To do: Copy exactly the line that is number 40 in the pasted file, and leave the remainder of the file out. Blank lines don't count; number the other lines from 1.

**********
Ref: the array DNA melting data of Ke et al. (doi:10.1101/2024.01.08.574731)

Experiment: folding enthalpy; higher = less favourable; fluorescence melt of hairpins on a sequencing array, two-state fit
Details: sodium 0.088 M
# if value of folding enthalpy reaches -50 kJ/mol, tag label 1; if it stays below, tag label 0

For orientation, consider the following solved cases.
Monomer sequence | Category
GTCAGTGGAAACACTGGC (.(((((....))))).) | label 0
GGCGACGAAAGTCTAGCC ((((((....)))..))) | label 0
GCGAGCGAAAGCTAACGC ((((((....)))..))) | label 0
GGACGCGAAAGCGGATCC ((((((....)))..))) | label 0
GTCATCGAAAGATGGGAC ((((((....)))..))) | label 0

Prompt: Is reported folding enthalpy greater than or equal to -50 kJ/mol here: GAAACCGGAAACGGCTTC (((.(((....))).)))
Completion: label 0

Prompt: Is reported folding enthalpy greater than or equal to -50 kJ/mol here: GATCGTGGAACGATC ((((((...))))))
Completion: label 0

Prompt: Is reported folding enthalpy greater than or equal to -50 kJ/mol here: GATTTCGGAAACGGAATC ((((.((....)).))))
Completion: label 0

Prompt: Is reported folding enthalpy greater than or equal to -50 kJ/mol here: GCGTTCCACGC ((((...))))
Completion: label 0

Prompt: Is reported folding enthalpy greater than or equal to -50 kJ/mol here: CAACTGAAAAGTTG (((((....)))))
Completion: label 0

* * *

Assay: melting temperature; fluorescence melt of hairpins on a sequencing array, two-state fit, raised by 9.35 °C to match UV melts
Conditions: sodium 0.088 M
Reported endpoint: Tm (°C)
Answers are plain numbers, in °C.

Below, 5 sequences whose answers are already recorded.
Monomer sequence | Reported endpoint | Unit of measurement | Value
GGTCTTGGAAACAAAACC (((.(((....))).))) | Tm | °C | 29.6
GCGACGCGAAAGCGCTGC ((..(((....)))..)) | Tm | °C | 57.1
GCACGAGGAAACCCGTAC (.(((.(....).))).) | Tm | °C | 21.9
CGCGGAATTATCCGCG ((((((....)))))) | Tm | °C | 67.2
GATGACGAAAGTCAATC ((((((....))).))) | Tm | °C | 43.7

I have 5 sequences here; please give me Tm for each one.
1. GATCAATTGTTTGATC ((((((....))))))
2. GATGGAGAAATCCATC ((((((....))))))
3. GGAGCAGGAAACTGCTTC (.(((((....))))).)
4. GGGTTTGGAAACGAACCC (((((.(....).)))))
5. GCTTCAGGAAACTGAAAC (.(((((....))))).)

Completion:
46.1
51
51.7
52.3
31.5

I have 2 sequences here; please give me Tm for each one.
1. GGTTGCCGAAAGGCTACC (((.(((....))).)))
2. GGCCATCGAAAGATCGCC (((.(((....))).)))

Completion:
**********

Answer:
Completion: